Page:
3.1.2. Quantification of Characteristic Phenolics

The phenylpropanoid salidroside, as well as phenylethanoids cinnamyl alcohol, its glycosides rosarin, rosavin and rosin, and flavonols rhodionidin, rhodiosin and rhodionin, were quantified by comparing peak areas in UHPLC chromatographic profiles of different extracts with those of identical or structurally similar reference standards of known concentrations. Differences in molecular weight between reference substances and analytes were considered when necessary and calculated accordingly by multiplying with correction factors (Table 3 and Table 4) to give accurate quantities of investigated compounds.
The quantity of compounds is given as mg/100 g freeze-dried plant material for ASE extracts and mg/100 g fresh plant material for macerates in Table 5 for collection site High Tauern and Table 6 for collection site Gurktal Alps. The total content of salidroside and cinnamyl alcohol, as well as calculated approximative total contents of cinnamyl alcohol glycosides and flavonoid derivatives, are summarized again in Table 7 and Table 8 for both collection sites, respectively.

3.1.3. Collection Site High Tauern

Methanolic ASE proved to be more effective than any ethanolic maceration in extracting salidroside, cinnamyl alcohol glycosides and flavonoids. The highest amounts of salidroside were found in sample A (before flowering season) at 300.11 mg/100 g freeze-dried rhizome. Cinnamyl alcohol glycosides also reached their highest concentration in sample A, followed by B (in flowering season) and C (after flowering season). Rosavin was the peaking glycoside at 1565.06 mg/100 g in sample A; rosin could not be quantified in this sample. Quantities align as rosavin > rosarin > rosin across all samples. Cinnamyl alcohol was extracted in lowest quantities, with the least amount at 31.08 mg/100 g in sample A. An indirect relation between the amount of cinnamyl alcohol glycosides and cinnamyl alcohol could be suggested. Flavonoids were also found in highest quantities in ASE, peaking at 608.74 mg/100 g in sample C. Composition showed to be rhodiosin > rhodionin > rhodionidin in all samples.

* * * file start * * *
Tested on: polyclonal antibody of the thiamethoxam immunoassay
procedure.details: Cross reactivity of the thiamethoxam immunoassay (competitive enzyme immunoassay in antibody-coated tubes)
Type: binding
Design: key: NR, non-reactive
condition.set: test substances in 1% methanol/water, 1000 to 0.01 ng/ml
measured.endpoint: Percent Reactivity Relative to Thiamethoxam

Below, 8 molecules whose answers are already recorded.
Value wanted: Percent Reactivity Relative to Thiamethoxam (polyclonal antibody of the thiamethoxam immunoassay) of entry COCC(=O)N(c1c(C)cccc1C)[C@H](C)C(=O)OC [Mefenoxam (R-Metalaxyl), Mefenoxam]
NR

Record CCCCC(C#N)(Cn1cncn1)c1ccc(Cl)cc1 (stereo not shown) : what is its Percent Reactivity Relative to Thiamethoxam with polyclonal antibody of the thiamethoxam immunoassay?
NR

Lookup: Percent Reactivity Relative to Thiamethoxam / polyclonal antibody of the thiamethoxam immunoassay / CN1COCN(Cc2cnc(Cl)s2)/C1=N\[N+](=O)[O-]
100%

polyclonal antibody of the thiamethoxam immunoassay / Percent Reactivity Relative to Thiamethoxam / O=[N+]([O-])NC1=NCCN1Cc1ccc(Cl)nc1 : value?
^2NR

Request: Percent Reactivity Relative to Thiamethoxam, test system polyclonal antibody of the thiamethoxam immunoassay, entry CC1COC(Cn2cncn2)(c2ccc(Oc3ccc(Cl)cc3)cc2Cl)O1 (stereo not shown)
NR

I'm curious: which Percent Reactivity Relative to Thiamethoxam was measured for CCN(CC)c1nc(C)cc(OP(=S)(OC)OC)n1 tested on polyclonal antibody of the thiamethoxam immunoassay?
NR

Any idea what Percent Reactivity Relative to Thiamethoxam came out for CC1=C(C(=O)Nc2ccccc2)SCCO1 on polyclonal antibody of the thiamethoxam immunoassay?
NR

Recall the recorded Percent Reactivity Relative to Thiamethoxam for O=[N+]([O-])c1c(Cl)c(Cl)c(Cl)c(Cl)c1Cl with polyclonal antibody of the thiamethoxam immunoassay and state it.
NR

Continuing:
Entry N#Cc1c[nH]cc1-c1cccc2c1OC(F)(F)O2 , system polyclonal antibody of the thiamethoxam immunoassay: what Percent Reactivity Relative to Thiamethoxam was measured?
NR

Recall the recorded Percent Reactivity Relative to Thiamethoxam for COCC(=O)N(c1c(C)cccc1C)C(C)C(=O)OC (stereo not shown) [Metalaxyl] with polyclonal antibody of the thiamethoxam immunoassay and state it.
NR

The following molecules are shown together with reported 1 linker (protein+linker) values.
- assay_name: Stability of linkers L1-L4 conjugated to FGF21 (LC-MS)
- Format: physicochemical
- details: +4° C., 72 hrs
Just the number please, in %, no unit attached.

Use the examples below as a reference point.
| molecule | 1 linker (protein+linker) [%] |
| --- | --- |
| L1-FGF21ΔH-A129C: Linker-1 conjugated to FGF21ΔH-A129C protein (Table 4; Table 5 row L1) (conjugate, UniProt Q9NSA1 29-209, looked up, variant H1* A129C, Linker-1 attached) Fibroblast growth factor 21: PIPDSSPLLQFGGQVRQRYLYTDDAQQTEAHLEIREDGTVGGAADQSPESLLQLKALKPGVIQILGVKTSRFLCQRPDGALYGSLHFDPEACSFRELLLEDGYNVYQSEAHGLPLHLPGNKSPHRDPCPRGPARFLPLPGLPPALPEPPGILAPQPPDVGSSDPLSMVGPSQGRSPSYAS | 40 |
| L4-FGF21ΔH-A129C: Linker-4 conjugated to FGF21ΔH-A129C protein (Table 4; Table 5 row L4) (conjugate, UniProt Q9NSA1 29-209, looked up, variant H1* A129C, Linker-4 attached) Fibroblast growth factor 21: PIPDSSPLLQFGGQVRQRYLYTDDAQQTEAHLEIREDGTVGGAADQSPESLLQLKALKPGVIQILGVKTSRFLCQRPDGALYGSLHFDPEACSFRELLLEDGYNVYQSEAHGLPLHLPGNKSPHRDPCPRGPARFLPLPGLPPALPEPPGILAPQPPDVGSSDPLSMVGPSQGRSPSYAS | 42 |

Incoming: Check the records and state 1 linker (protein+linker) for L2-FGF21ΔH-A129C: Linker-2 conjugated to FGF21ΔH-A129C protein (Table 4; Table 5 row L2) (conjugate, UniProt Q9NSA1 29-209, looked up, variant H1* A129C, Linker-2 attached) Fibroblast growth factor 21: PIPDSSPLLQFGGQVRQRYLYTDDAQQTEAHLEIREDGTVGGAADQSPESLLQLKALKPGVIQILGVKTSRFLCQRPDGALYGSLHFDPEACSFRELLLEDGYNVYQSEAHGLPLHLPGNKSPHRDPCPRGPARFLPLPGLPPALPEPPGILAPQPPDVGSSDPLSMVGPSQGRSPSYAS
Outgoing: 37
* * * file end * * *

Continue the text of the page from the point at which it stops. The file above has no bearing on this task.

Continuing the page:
In ethanolic macerates, the highest content of salidroside was found in sample A extracted with 70% ethanol at 145.94 mg/100 g fresh rhizome, the lowest quantity was 86.51 mg/100 g in sample C extracted with the same solvent. Highest quantity of cinnamyl alcohol glycosides was found in sample A extracted with 96% ethanol at 326.82 mg/100 g, lowest in sample C, 38% ethanol macerate, at 48.49 mg/ 100 g. Sample A > B > C and 96% ethanol > 70% > 38% was true for cinnamyl alcohol glycoside content. The highest individual glycoside was rosavin in sample A macerated with 96% ethanol at 204.74 mg/100 g. In 38% ethanol extracts no rosavin was found, rosin only within sample A. In 96% ethanol extracts, quantities follow the same composition as ASE, with rosavin > rosarin > rosin. An indirect trend between cinnamyl alcohol and cinnamyl alcohol glycosides could be determined in most samples, with higher cinnamyl alcohol glycoside content relating to lower cinnamyl alcohol quantities, also quantities of cinnamyl alcohol were mostly lower in extracts of higher alcohol content. This could be due to higher rate of hydrolysis of glycosides in extracts with higher water content. The highest flavonoid content correlated with highest alcohol content, no flavonoids were found in 38% alcohol macerates. Among individual flavonoids, rhodiosin peaked at 25.90 mg/100 g in sample A extracted with 96% ethanol. Overall, the quantity of flavonoids was still comparatively low in ethanolic extracts.

3.1.4. Collection Site Gurktal Alps

ASE extraction with methanol was more efficient than ethanolic maceration for all substances except cinnamyl alcohol. Salidroside peaked at 402.38 mg/100 g freeze-dried rhizome in sample E (in flowering season). The highest quantity of cinnamyl alcohol glycosides was found in sample F (after flowering season), followed closely by D (before flowering season), and was lowest in sample E. Among individual glycosides, rosavin had the highest concentration at 1585.28 mg/100 g in sample D; rosin was not found in this sample. Distribution was rosavin > rosarin > rosin in all samples. High cinnamyl alcohol glycoside concentration again occurred with a low quantity of cinnamyl alcohol. Sample E showed a remarkably high content of cinnamyl alcohol and a low quantity of cinnamyl alcohol glycosides. This could most likely be attributed to extensive hydrolysis during transport of plant material before ASE extraction. Sample D showed highest flavonoid concentration of all investigated extracts at 869.47 mg/100 g.